Even readers who are not sports enthusiasts will appreciate Long’s upbeat account of finding confidence in the water and in...



In a series of “moments,” Paralympic swimmer Long describes how she became “the second-most decorated Paralympian of all time.”

“I’ve never been good at listening to people. They always seem to tell me what I can’t do,” writes Long, setting the theme for her informative—if somewhat disorganized—discussion of sports, family, physical disability, anxiety and obsessive-compulsive disorder, and Christianity. Born in Siberia with fibular hemimelia, a condition that later necessitated the amputation of her legs, Long was adopted into an American family that encouraged her love of swimming. (“God had a plan for that little Russian orphan,” she concludes.) The youngest member of the U.S. Paralympic swim team at age 12, she went on to compete in the 2004, 2008, 2012, and 2016 Paralympic Games. Her acceptance into a “second family” of other amputees after growing up without disabled peers will resonate with readers who also desire camaraderie with others like themselves. Though Long’s disdain for physical or emotional weakness borders on cliché, the sacrifices her grueling training requires—and her desire to make them worthwhile—provide sympathetic context for her aversion to “giving in.” The book’s bright color scheme is occasionally hard on the eyes; blues and reds in the accompanying photos are intense, and white text on yellow and sky blue backgrounds blurs the first page of each chapter. Long and her family present white.

Even readers who are not sports enthusiasts will appreciate Long’s upbeat account of finding confidence in the water and in life. (Memoir. 8-14)

Pub Date: June 5, 2018

ISBN: 978-1-328-70725-3

Page Count: 112

Publisher: HMH Books

Review Posted Online: March 27, 2018

Kirkus Reviews Issue: April 15, 2018

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Sympathetic in tone, optimistic in outlook, not heavily earnest: nothing to be afraid of.



Part browsing item, part therapy for the afflicted, this catalog of irrational terrors offers a little help along with a lot of pop psychology and culture.

The book opens with a clinical psychologist’s foreword and closes with a chapter of personal and professional coping strategies. In between, Latta’s alphabetically arranged encyclopedia introduces a range of panic-inducers from buttons (“koumpounophobia”) and being out of cellphone contact (“nomophobia”) to more widespread fears of heights (“acrophobia”), clowns (“coulroiphobia”) and various animals. There’s also the generalized “social anxiety disorder”—which has no medical name but is “just its own bad self.” As most phobias have obscure origins (generally in childhood), similar physical symptoms and the same approaches to treatment, the descriptive passages tend toward monotony. To counter that, the author chucks in references aplenty to celebrity sufferers, annotated lists of relevant books and (mostly horror) movies, side notes on “joke phobias” and other topics. At each entry’s end, she contributes a box of “Scare Quotes” such as a passage from Coraline for the aforementioned fear of buttons.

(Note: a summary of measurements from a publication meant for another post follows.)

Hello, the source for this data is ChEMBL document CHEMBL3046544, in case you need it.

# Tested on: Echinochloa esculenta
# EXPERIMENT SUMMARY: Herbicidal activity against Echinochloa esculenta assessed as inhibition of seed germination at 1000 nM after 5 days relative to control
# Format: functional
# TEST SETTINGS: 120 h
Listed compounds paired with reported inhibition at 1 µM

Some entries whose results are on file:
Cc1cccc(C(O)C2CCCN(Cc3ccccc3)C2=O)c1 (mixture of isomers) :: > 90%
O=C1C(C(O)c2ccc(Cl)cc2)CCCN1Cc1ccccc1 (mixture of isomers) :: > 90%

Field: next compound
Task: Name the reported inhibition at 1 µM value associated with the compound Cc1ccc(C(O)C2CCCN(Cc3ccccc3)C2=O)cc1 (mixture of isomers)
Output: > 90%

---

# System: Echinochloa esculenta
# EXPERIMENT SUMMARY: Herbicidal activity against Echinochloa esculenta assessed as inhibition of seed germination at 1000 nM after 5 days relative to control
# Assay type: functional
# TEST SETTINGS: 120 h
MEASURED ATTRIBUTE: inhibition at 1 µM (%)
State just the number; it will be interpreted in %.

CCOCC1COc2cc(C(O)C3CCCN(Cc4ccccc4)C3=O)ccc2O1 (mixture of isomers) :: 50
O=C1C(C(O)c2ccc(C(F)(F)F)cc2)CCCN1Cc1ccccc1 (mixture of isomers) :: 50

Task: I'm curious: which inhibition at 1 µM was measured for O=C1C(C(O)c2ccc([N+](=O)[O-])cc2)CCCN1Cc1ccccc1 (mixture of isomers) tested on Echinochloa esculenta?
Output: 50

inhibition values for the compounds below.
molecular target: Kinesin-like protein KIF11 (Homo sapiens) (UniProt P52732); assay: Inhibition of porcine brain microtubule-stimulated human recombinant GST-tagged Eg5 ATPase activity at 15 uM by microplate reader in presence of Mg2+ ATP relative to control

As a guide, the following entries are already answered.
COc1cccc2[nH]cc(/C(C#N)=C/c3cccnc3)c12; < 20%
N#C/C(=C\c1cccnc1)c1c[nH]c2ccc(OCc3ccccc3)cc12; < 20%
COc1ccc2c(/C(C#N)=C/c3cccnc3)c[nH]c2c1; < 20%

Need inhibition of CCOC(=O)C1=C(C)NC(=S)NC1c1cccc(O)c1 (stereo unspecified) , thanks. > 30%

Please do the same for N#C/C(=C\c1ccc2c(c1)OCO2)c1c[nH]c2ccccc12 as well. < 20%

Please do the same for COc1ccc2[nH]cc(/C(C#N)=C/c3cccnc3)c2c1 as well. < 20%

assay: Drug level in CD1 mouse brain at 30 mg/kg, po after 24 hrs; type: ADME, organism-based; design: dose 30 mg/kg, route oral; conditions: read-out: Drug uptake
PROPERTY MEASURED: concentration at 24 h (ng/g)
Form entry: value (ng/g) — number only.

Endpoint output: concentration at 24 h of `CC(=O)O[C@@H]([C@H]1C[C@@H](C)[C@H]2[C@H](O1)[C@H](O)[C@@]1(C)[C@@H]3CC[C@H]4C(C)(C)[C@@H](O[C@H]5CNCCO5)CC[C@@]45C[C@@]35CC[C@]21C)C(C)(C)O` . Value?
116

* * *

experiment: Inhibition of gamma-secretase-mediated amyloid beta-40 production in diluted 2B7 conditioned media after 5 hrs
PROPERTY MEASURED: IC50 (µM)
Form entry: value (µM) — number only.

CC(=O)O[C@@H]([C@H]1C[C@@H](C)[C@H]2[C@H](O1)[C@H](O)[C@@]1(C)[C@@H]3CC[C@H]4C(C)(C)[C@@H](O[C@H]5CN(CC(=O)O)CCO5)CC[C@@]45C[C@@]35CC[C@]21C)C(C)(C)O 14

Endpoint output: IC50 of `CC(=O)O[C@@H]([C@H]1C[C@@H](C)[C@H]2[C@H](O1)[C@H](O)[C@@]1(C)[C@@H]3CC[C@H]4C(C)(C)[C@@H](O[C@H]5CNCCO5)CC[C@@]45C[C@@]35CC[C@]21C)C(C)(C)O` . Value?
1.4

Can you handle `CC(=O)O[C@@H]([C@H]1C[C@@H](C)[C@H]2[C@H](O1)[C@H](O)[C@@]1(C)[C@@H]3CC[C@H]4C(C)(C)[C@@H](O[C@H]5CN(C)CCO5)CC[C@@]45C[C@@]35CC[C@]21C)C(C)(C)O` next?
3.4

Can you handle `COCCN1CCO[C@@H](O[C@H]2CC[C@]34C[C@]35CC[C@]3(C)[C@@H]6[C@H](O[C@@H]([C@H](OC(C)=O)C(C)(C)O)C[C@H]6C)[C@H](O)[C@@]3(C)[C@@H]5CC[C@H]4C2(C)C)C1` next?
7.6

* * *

Sympathetic in tone, optimistic in outlook, not heavily earnest: nothing to be afraid of. (end notes, resource list) (Nonfiction. 11-14)

Pub Date: Feb. 4, 2014

ISBN: 978-1-936976-49-2

Page Count: 224

Publisher: Zest Books

Review Posted Online: Nov. 13, 2013

Kirkus Reviews Issue: Dec. 1, 2013

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A loud, cynical cash grab—far from amazing.



A couple more YouTube stars write a book.

Howell, who goes by "danisnotonfire," and "AmazingPhil" Lester are the latest YouTube stars hoping to cross over to the world of books. Instead of crafting a memoir or adapting their videos into a fictional series, the duo have filled these 225 pages with bold graphics, scatological humor, and quirky how tos that may entice their fan base but will leave everyone else out in the cold. It contains a wide variety of nonsense, ranging from Phil's chat logs to information on breeding hamsters. There's an emoji-only interview and some Dan/Phil fanfiction (by Howell rather than a fan) and even a full double-page spread of the pair's unsuccessful selfies. All this miscellany is shoveled in without much rhyme or reason following introductory pages that clearly introduce the pair as children, leaving readers who aren't in on the joke completely out of the loop. The authors make no attempt to bring in those on the outside, but in all honesty, why should they? The only people buying this book are kids who already love everything Dan and Phil do or clueless relatives in desperate search of a gift for the awkward teens in their lives. The book's biggest fault is its apparent laziness. It feels like something slapped together over a weekend, with no heart or soul.   

A loud, cynical cash grab—far from amazing. (Nonfiction. 12-16)

Pub Date: Oct. 13, 2015

ISBN: 978-1-101-93984-0

Page Count: 224

Publisher: Random House

Review Posted Online: Oct. 30, 2015

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